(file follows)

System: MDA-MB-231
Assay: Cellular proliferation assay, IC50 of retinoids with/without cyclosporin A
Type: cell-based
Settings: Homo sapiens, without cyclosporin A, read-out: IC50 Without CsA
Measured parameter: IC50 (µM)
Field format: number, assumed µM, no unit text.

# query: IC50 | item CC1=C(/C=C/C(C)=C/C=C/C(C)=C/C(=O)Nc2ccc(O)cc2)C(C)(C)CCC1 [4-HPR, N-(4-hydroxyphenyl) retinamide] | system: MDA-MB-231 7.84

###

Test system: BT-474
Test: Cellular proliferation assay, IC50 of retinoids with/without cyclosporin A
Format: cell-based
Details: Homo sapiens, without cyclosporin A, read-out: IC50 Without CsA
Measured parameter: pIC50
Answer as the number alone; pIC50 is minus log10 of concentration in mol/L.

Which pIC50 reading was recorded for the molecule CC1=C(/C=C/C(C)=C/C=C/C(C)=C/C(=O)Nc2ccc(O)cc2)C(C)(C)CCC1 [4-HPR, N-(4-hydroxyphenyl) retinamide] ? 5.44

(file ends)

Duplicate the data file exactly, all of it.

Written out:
System: MDA-MB-231
Assay: Cellular proliferation assay, IC50 of retinoids with/without cyclosporin A
Type: cell-based
Settings: Homo sapiens, without cyclosporin A, read-out: IC50 Without CsA
Measured parameter: IC50 (µM)
Field format: number, assumed µM, no unit text.

# query: IC50 | item CC1=C(/C=C/C(C)=C/C=C/C(C)=C/C(=O)Nc2ccc(O)cc2)C(C)(C)CCC1 [4-HPR, N-(4-hydroxyphenyl) retinamide] | system: MDA-MB-231 7.84

###

Test system: BT-474
Test: Cellular proliferation assay, IC50 of retinoids with/without cyclosporin A
Format: cell-based
Details: Homo sapiens, without cyclosporin A, read-out: IC50 Without CsA
Measured parameter: pIC50
Answer as the number alone; pIC50 is minus log10 of concentration in mol/L.

Which pIC50 reading was recorded for the molecule CC1=C(/C=C/C(C)=C/C=C/C(C)=C/C(=O)Nc2ccc(O)cc2)C(C)(C)CCC1 [4-HPR, N-(4-hydroxyphenyl) retinamide] ? 5.44